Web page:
Boston College (3-5, 1-4 ACC) at Wake Forest (2-6, 1-4 ACC), Saturday, 3:30 p.m. ET
Neither Boston College nor Wake Forest is in contention for the Atlantic Division title, but both have an exciting player named Harris at tailback. The Eagles, who had dropped five games in a row before their 16-10 victory over Clemson last week, feature the ACC’s leading rusher in junior Montel Harris (104.5 yards per game). Harris could enjoy a big day against a Wake Forest defense that ranks among the nation’s bottom six in points allowed (40.8 per game), total yards allowed (453.4 per game) and rushing yards allowed (217.3 per game).
Wake Forest’s Josh Harris faces a stiffer test. Harris, who burst onto the scene three weeks ago with 241 yards and two touchdowns at Virginia Tech in the first start of his career, enters this contest averaging 6.3 yards per carry. He will look for running room against a Boston College defense that offers little in the way of daylight. The Eagles held Clemson’s Andre Ellington to 42 yards on 14 carries last week, and they rank third in the country against the run (83.9 ypg).
The Eagles, who have defeated Wake Forest three consecutive times, responded well without starting safety Wes Davis (career-ending neck injury) and starting cornerback DeLeon Gause (knee surgery) last week against Clemson. But it remains to be seen if their revamped secondary can hold up for the remainder of the season.
North Carolina (5-3, 2-2 ACC) at Florida State (6-2, 4-1 ACC), Saturday, 3:30 p.m. ET
Florida State enters this game with a bruised psyche. North Carolina enters this game with a bruised, well, everything.
The No. 24 Seminoles suffered their first conference loss of the season last week at NC State, falling 28-24 in excruciating fashion. Florida State has a chance to get back on track against a team it has dominated over the years. The Seminoles lead the all-time series with North Carolina 15-1-1, including an 8-0-1 record at home. They should benefit this week from getting to play a UNC team that is banged up at several positions.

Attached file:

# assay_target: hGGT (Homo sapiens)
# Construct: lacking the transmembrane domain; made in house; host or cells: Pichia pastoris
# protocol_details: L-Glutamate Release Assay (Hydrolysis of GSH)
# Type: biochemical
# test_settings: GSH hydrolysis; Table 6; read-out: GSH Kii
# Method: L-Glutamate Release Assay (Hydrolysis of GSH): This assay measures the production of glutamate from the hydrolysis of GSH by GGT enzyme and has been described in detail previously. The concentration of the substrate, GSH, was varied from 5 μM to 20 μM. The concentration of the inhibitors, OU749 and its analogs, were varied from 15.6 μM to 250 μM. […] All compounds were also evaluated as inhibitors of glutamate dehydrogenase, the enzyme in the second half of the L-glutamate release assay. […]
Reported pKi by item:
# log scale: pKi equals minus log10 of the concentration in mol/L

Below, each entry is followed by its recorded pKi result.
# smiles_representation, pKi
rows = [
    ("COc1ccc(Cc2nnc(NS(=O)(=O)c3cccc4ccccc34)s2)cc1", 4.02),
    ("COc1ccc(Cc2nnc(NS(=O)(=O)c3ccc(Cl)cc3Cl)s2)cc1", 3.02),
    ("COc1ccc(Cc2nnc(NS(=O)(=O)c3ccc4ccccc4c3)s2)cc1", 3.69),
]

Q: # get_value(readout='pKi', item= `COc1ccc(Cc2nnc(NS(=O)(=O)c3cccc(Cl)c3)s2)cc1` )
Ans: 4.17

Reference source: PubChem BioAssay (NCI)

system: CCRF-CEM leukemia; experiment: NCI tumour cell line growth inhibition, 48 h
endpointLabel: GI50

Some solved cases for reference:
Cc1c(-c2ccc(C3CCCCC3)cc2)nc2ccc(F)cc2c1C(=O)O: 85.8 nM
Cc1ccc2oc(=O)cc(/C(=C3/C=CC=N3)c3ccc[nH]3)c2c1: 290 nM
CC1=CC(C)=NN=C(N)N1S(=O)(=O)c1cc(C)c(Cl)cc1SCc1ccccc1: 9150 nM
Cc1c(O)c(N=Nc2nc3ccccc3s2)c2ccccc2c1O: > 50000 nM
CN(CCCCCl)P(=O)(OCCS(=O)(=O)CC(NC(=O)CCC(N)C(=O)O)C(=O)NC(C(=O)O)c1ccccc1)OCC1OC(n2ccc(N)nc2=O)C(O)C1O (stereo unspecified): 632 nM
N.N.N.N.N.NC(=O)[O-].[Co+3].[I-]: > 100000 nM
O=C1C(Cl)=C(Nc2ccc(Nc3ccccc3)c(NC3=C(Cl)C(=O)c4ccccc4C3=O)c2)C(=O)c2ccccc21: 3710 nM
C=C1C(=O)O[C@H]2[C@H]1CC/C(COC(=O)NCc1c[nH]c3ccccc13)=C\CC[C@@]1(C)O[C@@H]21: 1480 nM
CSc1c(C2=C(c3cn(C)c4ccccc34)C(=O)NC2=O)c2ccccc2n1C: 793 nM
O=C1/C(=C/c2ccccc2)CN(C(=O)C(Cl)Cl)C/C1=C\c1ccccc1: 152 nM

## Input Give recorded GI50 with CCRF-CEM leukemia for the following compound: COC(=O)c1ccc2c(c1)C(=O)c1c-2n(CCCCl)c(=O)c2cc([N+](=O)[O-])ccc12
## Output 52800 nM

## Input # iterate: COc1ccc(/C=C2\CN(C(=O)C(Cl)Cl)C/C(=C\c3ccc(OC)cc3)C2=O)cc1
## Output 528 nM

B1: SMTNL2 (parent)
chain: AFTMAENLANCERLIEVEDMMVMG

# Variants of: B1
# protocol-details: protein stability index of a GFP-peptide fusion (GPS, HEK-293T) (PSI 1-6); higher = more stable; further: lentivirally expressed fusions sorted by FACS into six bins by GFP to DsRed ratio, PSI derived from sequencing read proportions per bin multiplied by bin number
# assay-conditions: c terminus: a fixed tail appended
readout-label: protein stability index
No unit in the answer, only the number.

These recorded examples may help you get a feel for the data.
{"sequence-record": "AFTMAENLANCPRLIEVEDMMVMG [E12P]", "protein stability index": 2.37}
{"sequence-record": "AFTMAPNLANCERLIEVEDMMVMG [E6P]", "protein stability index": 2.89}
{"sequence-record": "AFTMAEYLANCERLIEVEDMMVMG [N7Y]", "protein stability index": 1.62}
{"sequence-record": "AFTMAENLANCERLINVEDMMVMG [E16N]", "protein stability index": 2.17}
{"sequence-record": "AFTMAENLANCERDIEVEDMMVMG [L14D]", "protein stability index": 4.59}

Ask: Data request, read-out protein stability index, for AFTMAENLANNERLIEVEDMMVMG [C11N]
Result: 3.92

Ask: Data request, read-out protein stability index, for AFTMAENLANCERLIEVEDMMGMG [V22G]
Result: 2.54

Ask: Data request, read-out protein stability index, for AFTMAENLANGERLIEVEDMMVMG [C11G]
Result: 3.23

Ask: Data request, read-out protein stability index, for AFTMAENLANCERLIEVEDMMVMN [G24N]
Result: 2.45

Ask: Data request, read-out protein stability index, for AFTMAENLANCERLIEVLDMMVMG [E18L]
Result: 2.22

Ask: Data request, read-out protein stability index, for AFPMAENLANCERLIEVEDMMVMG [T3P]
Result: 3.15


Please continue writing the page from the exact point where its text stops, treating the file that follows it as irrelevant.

The Tar Heels, who rallied from a 10-point deficit in the fourth quarter to beat Football Championship Subdivision member William & Mary 21-17 last week, look nothing like the team they were supposed to be entering the season. Investigations into the program for illegal benefits and academic misconduct have led to the ineligibility of several key players, and injuries have led to the absence of several others.
UNC’s secondary, in particular, is in bad shape this weekend. The Tar Heels played against William & Mary without cornerbacks Trey Boston (ankle) and Mywan Jackson (groin), and they lost cornerback Terry Shankle for the season with a knee injury in that game. Coach Butch Davis said this week that he might have to burn a redshirt or two in the secondary if more injuries occur. The Tar Heels hope to welcome back star linebacker Quan Sturdivant, who has missed the last five games with a hamstring injury, but their lack of depth in the defensive backfield could be a major problem against Florida State.
Ponder, who has been bothered by a bruised triceps and a ruptured bursa sac in his throwing arm this season, is starting to get healthy. He looked as good as he has all season against NC State, and he has enjoyed success against the Tar Heels before.
On the other side, North Carolina needs senior tailback Johnny White to continue his breakout season. White rushed for a career-high 164 yards on a career-high 29 carries last week, including a game-winning 67-yard touchdown run in the fourth quarter, and he enters this game with the ACC lead in yards from scrimmage. Florida State counters with a defense that leads the nation in sacks (4.13 per game) while allowing an ACC-best 17.6 points per game.